The Swiss franc dives against both the euro and greenback after the SNB's Jean-Pierre Danthine hits the wires saying the back is prepared to take further measures to weaken the currency. Chatter abounds the SNB is to move the euro/franc floor from  CHF 1.20 to CHF 1.30. The euro currently buys CHF 1.24, +0.5%.

    | Nov. 11, 2011, 12:58 PM
  • Oct. 27, 2011, 9:25 AM

    A check of the currency markets shows the dollar longs getting fried in both the "risk on" and the "risk off" currencies. Risk on: The aussie +2.8% to $1.0685 (was $0.94 3 weeks ago!). Risk off: the greenback -1.9% vs. the swiss franc to CHF 0.8640, and don't forget a new low vs. the yen. UUP -1.4% premarket.

    | Oct. 27, 2011, 9:25 AM
  • Oct. 21, 2011, 9:57 AM
    The pummeling of the dollar may be the most important news of the day, which sniffs of additional Fed QE rather than Europe having solved its issues. A speech last night from the Fed's Daniel Tarullo arguing for additional MBS purchases looks to be the catalyst.
    | Oct. 21, 2011, 9:57 AM
  • Oct. 18, 2011, 12:05 PM
    "Dollar, dollar, dollar," says top notch FX strategist (now heading his own hedge fund) Stephen Jen, when asked by Dow Jones about his three favorite currencies to buy. He sees the greenback rallying against all of the "risk" currencies, with the euro falling to $1.25 within six months. Euro: FXE, Aussie, FXA, Real: BZF.
    | Oct. 18, 2011, 12:05 PM | 1 Comment
  • Oct. 12, 2011, 10:27 AM
    Check out the remarkable moves in currencies (aussie +300 pips in 12 hours!) and key commodities starting right about the time China opened for business last night  This rally may have little to do with Europe and everything to do with China showing signs of opening the spigots again. Chinese shares +3%. RE ETF: TAO +5.1%.
    | Oct. 12, 2011, 10:27 AM
  • Oct. 10, 2011, 1:19 PM
    China allows the biggest one-day jump in the yuan since July 2005 - perhaps a conciliatory message to the U.S., where Congress is threatening to punish Beijing over the currency. Maybe this easing of concerns over a trade war is behind today's rally (also, China is buying bank shares).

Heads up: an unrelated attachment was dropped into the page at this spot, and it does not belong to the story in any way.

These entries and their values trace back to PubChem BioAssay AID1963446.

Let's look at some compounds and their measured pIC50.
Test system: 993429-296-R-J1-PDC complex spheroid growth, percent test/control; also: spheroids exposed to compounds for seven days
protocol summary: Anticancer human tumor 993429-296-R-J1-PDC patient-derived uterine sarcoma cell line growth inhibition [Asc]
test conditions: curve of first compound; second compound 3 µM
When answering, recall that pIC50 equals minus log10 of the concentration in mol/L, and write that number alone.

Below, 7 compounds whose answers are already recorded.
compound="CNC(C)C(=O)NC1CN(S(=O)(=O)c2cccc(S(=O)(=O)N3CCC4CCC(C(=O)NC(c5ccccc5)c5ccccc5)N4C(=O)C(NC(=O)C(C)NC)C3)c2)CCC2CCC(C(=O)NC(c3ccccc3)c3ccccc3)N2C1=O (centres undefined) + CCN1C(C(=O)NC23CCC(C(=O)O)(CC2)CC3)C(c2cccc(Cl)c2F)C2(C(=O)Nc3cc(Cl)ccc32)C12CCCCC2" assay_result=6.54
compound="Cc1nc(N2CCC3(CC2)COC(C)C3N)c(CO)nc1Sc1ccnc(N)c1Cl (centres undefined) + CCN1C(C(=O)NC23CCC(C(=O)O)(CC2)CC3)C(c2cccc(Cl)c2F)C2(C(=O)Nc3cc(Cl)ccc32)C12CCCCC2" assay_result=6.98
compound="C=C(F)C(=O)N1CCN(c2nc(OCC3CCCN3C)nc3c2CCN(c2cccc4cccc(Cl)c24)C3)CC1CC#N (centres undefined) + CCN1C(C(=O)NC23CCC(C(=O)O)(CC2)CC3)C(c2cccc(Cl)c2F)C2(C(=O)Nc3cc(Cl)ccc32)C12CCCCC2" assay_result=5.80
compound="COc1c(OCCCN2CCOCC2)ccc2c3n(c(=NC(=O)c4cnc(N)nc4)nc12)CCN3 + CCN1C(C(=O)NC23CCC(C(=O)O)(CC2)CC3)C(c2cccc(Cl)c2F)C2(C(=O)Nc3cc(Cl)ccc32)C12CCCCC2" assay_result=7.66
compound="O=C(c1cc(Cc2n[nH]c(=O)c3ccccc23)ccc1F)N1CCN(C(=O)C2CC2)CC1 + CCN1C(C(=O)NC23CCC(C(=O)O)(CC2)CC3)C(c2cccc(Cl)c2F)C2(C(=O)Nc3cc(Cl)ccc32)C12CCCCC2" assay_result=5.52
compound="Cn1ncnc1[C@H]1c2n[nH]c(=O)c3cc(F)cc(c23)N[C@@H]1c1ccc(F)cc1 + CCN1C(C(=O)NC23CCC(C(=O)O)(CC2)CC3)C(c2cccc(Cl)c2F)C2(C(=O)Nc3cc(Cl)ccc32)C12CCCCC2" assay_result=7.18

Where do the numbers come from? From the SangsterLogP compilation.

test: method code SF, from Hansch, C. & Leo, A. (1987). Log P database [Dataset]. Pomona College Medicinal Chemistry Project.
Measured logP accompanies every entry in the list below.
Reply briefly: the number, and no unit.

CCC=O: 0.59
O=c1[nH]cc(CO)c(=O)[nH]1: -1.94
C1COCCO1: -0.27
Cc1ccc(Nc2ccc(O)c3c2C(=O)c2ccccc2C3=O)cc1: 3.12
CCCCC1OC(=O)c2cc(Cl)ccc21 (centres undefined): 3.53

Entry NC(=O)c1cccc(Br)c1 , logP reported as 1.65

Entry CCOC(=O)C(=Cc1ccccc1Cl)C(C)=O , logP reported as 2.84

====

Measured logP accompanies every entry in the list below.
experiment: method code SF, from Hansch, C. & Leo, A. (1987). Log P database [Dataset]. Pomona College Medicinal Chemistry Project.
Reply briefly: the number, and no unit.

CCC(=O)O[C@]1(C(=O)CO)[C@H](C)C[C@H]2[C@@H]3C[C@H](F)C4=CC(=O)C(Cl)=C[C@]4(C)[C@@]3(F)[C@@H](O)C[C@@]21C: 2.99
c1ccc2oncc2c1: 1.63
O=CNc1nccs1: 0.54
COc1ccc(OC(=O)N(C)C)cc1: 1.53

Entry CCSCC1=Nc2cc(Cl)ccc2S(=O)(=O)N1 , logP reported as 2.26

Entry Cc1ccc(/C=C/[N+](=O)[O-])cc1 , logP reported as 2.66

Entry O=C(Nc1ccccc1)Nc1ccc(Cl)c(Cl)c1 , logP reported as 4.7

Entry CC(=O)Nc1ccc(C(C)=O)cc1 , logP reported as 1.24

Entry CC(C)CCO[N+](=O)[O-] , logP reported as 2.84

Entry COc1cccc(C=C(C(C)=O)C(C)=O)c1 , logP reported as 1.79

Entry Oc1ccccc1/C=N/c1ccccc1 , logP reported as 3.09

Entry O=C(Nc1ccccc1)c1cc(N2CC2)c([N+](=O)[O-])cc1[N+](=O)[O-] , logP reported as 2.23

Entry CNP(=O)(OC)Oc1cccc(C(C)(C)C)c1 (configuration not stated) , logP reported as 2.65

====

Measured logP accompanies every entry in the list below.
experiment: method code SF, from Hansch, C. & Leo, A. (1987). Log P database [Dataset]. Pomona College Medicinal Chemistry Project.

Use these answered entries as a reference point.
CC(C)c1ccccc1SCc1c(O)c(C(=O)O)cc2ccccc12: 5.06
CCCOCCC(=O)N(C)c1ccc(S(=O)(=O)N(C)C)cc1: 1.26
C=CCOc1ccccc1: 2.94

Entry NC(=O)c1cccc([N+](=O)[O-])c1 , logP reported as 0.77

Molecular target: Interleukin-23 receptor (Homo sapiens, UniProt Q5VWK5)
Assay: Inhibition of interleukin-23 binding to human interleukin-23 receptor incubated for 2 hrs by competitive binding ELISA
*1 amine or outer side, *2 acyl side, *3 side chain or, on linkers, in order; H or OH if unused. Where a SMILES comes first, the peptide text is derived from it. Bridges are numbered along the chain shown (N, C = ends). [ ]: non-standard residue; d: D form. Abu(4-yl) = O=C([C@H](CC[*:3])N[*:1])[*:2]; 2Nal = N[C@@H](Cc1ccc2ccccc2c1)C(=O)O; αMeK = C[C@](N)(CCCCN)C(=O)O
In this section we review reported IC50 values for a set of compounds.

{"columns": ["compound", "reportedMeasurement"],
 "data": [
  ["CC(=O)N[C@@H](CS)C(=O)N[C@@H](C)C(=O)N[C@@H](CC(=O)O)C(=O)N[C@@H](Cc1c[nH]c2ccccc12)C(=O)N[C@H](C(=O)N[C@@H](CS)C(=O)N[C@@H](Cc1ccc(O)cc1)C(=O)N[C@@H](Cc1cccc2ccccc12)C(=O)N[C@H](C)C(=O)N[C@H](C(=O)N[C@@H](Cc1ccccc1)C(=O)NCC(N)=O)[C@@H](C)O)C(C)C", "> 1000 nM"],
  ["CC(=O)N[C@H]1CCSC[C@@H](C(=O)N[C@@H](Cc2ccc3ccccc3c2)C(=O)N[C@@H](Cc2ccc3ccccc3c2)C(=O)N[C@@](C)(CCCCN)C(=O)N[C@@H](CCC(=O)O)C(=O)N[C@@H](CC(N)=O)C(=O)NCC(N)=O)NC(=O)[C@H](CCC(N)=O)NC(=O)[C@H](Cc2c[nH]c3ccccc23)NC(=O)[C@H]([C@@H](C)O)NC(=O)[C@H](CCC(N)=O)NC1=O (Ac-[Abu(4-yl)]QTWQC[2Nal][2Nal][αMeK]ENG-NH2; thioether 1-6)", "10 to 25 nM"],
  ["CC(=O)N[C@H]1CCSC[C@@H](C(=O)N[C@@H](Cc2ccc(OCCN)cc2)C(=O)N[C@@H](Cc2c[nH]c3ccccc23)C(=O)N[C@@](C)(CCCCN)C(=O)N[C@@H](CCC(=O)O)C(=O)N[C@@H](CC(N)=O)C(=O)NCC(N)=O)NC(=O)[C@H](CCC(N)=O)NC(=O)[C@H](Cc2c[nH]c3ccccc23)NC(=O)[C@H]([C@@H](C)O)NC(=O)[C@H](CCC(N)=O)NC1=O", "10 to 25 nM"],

| Oct. 10, 2011, 1:19 PM
  • Oct. 10, 2011, 7:56 AM
    European shares are staging a tepid rally (Stoxx 50 +0.6%) in the wake of news Merkozy is planning a plan and the Dexia nationalization, but the euro is romping, +1.5% vs. the dollar to $1.3575. The greenback is sharply lower against nearly all of the major currencies, the dollar index -1.2%.
    | Oct. 10, 2011, 7:56 AM | 1 Comment
  • Oct. 7, 2011, 8:44 AM
    The dollar is diving against most major currencies. The euro crosses above the $1.35 level for the first time this month. The loonie is the big winner so far today, +1.2%, as the NFP number combines with a big beat in the Canadian employment report.
    | Oct. 7, 2011, 8:44 AM | 1 Comment
UDN Description
The PowerShares DB US Dollar Bearish Fund (Symbol: UDN) is based on the Deutsche Bank Short US Dollar Index (USDX®) Futures Index™ (DB Short USD Futures Index). The Index, which is managed by DB Commodity Services LLC, is a rules-based index composed solely of short USDX® futures contracts. The USDX® futures contract is designed to replicate the performance of being short the US Dollar against the following currencies: Euro, Japanese Yen, British Pound, Canadian Dollar, Swedish Krona and Swiss Franc. You cannot invest directly in an index. Ordinary brokerage commissions apply.